Since I can remember, my father always took us, his children, wherever he went. There were evenings I thought I would have to myself after homework, only to realize my Dad was leaving to his side job as a remodeler of office spaces. There we went, my brothers and I, following our dad into his 1980 Chevy Suburban at 5 p.m. We aided our Dad throughout his projects. We were his official “go-fers”; you know, “Go for this. Go for that.” We would get home close to 11 p.m., sometimes later. I remember feeling physically and mentally fatigued. Taking a shower was the last thing an 8- to 12-year- old boy wanted to do at that moment. We begrudgingly took our showers and got our clothes ready for the following school day. In a short amount of time, our school bus would be by to pick us up and take us to City Baptist School. We closed our eyes; and, in what seemed like a split second, our alarm clock sounded, letting us know that it was now 5 a.m. It was time to get ready, as our bus would be by in less than an hour. We would walk down to the dining room, only to see that our dad had already left for his regular construction job.
I recall asking my dad if he ever got tired, and he would say with a smile, “Anything worth doing is worth doing right.” Unfortunately, one of the side effects of doing things right is almost always fatigue. However, some things are worth getting tired for, so I just focus on that when I do get tired. I really didn’t get what my dad meant until I started working on my own in high school. It definitely rang true once I had my own family.
Fast forward a decade and a half, my family and I are now in Lima, Peru. My fatigue is more mental than physical, and my patience tends to wear thin at times. I have had this question asked by several people in the last few years: “Is there anything that bothers you since you moved to Lima, Peru?” I always smile and respond, “Satan know where to get us. He knows my weaknesses and my struggles, but better than that, God knows them as well. I’ll just continue asking God for strength.” Then I hear my Dad’s words in my ears, and I focus on them when I do get tired.
The kids know what’s about to “go down.”
Hot chocolate in 90-degree weather anyone? We were somewhat surprised to find out that it is customary to drink hot chocolate for Christmas here in Peru. I say “somewhat” because we did the same thing in the States, but we’re talking about walking around in snowy weather with snowflake-kissed noses and a cup of hot chocolate in one’s hand.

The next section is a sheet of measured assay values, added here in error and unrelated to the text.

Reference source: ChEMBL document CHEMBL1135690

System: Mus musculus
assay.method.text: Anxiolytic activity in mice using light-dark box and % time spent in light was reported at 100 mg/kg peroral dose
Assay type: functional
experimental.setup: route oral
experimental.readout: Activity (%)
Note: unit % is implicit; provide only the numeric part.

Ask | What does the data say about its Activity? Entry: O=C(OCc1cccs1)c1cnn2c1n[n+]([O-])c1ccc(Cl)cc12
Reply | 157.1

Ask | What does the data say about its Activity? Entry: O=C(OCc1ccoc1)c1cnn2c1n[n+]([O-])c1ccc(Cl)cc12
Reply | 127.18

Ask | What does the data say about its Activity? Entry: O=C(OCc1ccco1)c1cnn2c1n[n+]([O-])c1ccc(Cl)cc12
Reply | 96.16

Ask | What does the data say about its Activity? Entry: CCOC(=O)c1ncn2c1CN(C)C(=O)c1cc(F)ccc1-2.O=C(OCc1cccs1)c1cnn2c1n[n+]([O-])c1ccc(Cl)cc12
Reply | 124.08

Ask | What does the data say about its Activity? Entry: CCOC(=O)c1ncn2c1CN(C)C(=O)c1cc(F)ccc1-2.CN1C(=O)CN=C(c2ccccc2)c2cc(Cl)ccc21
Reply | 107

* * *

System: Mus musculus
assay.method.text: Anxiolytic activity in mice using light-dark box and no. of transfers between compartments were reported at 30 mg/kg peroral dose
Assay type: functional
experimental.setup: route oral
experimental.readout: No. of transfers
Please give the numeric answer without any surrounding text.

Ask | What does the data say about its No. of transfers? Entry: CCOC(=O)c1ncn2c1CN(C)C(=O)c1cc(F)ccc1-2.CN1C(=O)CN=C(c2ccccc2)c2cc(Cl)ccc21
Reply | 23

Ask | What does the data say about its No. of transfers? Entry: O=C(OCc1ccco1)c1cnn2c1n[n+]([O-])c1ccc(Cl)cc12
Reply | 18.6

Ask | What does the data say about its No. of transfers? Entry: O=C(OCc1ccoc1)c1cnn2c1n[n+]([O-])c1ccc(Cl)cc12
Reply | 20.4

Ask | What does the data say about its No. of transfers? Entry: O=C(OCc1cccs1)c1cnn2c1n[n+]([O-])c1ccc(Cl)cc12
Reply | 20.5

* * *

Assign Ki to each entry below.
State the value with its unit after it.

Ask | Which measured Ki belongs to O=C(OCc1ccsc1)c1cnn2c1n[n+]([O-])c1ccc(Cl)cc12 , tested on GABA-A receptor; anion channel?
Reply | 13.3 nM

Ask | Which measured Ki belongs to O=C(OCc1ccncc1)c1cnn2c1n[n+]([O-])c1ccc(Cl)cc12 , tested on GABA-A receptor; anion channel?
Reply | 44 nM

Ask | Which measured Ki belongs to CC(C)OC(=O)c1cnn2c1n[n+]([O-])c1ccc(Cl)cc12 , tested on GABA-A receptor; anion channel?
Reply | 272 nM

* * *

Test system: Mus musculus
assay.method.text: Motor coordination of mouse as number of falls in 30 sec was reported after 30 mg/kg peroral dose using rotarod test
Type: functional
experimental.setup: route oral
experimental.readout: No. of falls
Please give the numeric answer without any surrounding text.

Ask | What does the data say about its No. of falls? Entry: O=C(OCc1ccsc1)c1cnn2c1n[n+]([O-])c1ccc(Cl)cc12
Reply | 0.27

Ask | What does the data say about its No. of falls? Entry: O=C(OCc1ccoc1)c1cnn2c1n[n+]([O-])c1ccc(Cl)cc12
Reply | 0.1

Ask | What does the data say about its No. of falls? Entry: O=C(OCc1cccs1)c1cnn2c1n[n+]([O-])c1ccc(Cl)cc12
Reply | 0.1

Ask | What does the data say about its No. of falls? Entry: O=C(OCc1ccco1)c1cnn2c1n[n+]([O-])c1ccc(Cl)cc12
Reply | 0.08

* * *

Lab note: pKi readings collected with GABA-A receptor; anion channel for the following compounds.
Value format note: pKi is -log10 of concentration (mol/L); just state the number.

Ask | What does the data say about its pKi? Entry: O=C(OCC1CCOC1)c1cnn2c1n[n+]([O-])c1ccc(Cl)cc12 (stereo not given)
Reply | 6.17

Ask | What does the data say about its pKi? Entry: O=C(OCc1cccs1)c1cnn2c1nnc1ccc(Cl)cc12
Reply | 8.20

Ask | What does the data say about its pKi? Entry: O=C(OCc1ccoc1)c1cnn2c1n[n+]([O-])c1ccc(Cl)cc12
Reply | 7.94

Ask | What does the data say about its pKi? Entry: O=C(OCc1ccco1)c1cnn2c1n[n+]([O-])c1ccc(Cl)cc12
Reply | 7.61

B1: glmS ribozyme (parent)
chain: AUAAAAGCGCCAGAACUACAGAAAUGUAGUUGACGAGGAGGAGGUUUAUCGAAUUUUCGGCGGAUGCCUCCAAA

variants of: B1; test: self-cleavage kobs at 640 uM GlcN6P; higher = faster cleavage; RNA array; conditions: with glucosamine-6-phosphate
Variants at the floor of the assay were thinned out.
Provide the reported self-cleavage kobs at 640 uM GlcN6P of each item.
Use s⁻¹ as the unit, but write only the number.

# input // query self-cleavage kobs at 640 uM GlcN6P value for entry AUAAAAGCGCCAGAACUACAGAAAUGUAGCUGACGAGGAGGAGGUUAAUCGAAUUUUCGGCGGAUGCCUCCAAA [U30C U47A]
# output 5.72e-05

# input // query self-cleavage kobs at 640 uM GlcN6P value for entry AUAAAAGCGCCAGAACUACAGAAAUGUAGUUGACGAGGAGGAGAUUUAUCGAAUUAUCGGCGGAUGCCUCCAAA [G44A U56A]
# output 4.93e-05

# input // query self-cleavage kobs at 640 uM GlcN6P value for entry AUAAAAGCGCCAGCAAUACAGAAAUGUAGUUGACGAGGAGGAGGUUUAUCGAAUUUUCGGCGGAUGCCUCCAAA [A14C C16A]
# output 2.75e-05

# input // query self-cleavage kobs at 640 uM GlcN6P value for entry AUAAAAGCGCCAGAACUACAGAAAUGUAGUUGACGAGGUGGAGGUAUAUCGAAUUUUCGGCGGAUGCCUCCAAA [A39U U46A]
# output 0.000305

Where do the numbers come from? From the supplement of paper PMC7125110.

There is an outreach/humanitarian activity in which a vast majority of the Peruvian residents partake. It is called “Chocolatada.” What it entails is taking hot chocolate, panettone (an Italian sweet bread), and toys to low-income residential areas. It’s really interesting to participate in one, as it seems the kids know what’s about to “go down” when one pulls up to set up shop. The moms and kiddos start forming a line almost as soon as you open your van door. We have taken a different approach with our Chocolatadas. In addition to the above gift items, we grab our captivated audience and share the Gospel with them. It is really beautiful to see the cute, dirty little faces when they bow their heads and trust Christ as their Saviour.
Please join us in prayer, as this coming week many of our churches will be hosting their own Chocolatadas, specifically our San Gabriel church plant. Bro. Foust and his family will be going to a nearby mountain and hosting their third Chocolatada. May many come to know Christ and receive the best gift in the world.
To be continued . . .
I am thankful for praying and giving friends such as you. If it weren’t for you, my family and I would not be able to be here in Lima, Peru. We love you and pray for you often. I pray that the Lord continues to bless you and your family.
I have included links below for more information and pictures of the various ministries of Team Peru (IBI). Please feel free to share them with friends and families who may ask, “Hey, what is Team Peru up to?”
• Safety for our family, our team leader Bro. Dan Hubbard, and the other families of Team Peru
• Additional monthly financial support
• Health for the families of Team Peru
• Proper execution of all Christmas outreach activities
• Our postal carriers are on strike, and nothing has been delivered since August.
• We have seen 48 souls saved.
• Sunday school class children are soul winning and bringing visitors to church.
• My car is still in the shop.
• One of my wife’s family members visited us recently. We thoroughly enjoyed Tatiana Espinoza Miranda’s companionship.
Thank you once again for your prayers and support.
Your co-laborers to Peru,
Abraham, Fabiola, Marco, Leilani, and Joaquin Avila